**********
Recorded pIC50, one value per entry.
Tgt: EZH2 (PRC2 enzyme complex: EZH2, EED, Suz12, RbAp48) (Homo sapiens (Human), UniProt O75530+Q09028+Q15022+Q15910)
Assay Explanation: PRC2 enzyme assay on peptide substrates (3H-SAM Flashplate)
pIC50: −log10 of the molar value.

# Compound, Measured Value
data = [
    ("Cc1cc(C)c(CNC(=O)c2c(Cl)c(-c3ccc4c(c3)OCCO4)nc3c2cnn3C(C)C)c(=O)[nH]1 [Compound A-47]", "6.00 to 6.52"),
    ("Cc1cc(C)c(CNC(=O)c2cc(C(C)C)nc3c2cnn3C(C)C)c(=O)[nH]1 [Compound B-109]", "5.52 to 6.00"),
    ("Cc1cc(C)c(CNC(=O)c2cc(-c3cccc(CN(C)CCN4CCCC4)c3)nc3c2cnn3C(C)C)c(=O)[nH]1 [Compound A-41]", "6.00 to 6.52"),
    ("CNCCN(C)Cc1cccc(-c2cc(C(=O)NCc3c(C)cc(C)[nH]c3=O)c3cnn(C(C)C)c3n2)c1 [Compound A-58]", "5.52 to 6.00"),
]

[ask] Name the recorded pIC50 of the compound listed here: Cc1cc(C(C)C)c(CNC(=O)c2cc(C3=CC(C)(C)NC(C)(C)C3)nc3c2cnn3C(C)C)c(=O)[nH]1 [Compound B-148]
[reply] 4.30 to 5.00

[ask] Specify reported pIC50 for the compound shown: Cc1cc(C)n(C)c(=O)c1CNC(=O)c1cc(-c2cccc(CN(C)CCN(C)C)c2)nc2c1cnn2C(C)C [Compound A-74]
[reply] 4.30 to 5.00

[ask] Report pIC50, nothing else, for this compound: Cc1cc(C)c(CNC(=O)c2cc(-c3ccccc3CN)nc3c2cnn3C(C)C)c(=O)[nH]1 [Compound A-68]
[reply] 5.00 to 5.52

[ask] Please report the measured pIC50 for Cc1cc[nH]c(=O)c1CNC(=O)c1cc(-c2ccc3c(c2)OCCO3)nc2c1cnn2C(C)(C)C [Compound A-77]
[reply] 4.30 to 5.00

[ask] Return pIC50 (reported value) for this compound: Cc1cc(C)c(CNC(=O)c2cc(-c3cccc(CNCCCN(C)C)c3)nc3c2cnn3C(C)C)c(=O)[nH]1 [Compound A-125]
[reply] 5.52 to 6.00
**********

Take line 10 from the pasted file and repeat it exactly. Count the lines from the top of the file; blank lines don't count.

    ("CNCCN(C)Cc1cccc(-c2cc(C(=O)NCc3c(C)cc(C)[nH]c3=O)c3cnn(C(C)C)c3n2)c1 [Compound A-58]", "5.52 to 6.00"),